Sunday, May 19, 2019
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In Brief
Latinamerica Press
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Colombia, El Salvador, Guatemala, Mexico, Paraguay.


Members of the National Liberation Army (ELN) executed two Emberá Dóbida indigenous leaders on Sept. 12 in the department of Chocó, in the western part of Colombia. Ernelio Pacheco Tunay, President of the Chocó Indigenous Organization, and Miguel Becheche Zarco, President of the Association of Indigenous Councils of Alto Baudó, were each on their way to participate in a training session in the Puerto Alegre reservation. The ELN took responsibility for the crime, pointing out that the indigenous leaders were informants for the Colombian military and for the paramilitary forces that operate in that region of the country.

On Sept. 19, a court of appeals in El Salvador revoked former president Francisco Flores’s (1999-2004) house arrest and arranged to transfer him to a prison. Flores, who is affiliated with the right-wing Nationalist Republican Alliance party (ARENA), the main opposition party, is accused of embezzlement of funds and illicit enrichment of US$15 million. Taiwan had sent this sum as humanitarian aid after the earthquakes that hat devastated the country in 2001. In April, a court ordered Flores’s arrest and the seizure of his assets. Last year Flores declared before a legislative commission that the donation was delivered in cash to victims. The names of the alleged recipients are unknown.

In Guatemala, the conflict over the construction of a cement plant in the central county of San Juan Sacatepéquez left eight indigenous people dead between Sept. 19 and 20. Six of the victims were part of a family that had sold its land to allow for the construction of the plant, which began in July 2013. Opponents of the project have been blamed for the crimes. However, they have reported harassment and threats from the Cementos Progreso company. The conflict, which began in 2007, has left 26 dead, 17 of which allegedly have been killed by individuals linked to the cement plant.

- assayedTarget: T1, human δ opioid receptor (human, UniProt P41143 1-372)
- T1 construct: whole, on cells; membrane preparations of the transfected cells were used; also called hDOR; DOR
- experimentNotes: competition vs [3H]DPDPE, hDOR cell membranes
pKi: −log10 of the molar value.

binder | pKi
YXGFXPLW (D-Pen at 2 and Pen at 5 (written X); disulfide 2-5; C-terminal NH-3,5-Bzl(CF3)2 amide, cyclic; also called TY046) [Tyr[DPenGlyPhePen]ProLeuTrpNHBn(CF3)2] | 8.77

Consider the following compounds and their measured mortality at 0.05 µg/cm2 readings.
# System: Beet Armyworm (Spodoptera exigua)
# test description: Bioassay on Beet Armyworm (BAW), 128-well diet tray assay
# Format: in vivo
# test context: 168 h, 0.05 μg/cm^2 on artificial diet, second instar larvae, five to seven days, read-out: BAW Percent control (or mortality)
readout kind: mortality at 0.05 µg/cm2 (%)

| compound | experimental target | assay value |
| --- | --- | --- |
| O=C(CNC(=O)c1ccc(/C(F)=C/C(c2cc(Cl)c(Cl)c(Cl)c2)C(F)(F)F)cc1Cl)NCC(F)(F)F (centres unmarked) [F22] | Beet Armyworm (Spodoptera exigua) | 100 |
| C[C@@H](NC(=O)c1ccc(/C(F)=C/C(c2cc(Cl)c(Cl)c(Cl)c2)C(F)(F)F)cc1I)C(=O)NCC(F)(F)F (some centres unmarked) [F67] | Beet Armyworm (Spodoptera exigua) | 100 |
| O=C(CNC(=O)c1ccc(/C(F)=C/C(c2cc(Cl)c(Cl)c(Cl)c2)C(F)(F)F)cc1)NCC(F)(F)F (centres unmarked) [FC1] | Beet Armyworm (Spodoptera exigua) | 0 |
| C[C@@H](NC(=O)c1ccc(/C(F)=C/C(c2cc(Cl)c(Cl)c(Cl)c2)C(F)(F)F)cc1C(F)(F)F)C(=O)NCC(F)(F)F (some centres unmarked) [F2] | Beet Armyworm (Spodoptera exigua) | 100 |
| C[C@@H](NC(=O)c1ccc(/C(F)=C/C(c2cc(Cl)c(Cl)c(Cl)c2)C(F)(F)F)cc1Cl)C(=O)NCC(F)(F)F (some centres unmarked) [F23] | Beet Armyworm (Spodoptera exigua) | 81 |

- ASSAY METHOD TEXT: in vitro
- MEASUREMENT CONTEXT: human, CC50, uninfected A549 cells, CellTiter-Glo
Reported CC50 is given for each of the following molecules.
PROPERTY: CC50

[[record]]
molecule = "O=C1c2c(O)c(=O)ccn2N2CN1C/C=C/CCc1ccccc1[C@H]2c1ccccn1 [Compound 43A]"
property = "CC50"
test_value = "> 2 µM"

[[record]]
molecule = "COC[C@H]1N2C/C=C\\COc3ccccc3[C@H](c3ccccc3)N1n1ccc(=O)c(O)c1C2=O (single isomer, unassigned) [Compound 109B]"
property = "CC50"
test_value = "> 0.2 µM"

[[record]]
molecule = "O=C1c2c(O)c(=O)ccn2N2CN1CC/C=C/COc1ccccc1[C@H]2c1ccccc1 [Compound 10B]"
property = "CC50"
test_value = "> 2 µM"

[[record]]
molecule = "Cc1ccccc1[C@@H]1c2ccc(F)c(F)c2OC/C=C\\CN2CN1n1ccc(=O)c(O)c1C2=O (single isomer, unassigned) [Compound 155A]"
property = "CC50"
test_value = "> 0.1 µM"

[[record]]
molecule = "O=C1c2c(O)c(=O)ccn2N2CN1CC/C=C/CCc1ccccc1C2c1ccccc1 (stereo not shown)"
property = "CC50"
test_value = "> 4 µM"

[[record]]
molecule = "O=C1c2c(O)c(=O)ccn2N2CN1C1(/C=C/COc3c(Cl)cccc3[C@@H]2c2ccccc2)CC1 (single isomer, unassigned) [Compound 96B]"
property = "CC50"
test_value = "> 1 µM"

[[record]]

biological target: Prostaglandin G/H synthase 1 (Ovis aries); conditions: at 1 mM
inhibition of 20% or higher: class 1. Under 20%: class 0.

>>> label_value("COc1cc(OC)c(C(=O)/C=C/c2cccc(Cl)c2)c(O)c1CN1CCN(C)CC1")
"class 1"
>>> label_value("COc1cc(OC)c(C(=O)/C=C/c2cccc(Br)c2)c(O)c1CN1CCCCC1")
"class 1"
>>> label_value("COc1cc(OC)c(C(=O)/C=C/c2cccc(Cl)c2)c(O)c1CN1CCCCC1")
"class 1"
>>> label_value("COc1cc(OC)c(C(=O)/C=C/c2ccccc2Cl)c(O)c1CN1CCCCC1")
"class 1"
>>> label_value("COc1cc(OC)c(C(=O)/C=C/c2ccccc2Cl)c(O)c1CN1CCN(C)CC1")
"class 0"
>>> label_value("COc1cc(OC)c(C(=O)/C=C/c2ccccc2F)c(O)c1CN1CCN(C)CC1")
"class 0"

Drug cartels in Mexico are attempting to grow coca in the country.  At the beginning of September, military units discovered more than 1,600 coca plants in a plot of land located in the southern state of Chiapas. According to the United Nations Office on Drugs and Crime, it is the first documented instance of coca crops growing outside of the Andean region. While previous experiences have shown that the coca leaf can grow in weather conditions similar to those in the Andes, experts ensure that the quality and quantity of the alkaloid from which cocaine is extracted is significantly inferior.

The Vatican announced on Sept. 25 the dismissal of Rogelio Ricardo Livieres Plano, the Bishop of Ciudad del Este, Paraguay, on accusation of embezzlement and covering up the sexual abuse of kids by priests in his diocese. The Holy See named Ricardo Jorge Valenzuela Ríos as Livieres’s replacement. Livieres’s dismissal occurred two days after the Vatican ordered the domestic arrest of Polish Archbishop Josef Wesolowski, who is accused of paedophilia during his time as papal nuncio in the Dominican Republic between 2008 and 2013.

Latinamerica Press / Noticias Aliadas
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